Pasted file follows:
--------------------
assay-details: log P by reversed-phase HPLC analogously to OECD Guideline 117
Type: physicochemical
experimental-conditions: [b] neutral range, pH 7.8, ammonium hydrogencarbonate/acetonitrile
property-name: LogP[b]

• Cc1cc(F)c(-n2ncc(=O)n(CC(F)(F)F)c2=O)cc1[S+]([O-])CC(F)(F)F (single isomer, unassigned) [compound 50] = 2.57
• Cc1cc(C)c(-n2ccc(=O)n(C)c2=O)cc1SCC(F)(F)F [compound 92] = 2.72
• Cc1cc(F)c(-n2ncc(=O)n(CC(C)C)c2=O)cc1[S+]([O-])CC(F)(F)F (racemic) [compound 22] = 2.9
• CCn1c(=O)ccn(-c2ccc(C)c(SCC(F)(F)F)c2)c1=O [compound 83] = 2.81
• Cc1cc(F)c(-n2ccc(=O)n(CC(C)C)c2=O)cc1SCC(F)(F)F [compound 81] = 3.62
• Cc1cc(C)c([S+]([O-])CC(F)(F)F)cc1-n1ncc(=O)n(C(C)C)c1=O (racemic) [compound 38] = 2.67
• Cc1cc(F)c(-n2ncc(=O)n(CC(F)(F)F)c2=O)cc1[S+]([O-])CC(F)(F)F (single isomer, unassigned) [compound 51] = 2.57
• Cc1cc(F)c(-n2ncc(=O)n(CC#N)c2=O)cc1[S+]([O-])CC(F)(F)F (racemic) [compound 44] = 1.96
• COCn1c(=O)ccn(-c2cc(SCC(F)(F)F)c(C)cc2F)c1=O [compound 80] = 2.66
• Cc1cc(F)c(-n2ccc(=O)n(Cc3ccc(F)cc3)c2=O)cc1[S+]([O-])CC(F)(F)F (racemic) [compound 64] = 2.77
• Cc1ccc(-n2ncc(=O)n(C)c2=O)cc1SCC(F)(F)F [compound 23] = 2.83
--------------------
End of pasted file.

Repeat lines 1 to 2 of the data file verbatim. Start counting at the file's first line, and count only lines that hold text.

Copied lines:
assay-details: log P by reversed-phase HPLC analogously to OECD Guideline 117
Type: physicochemical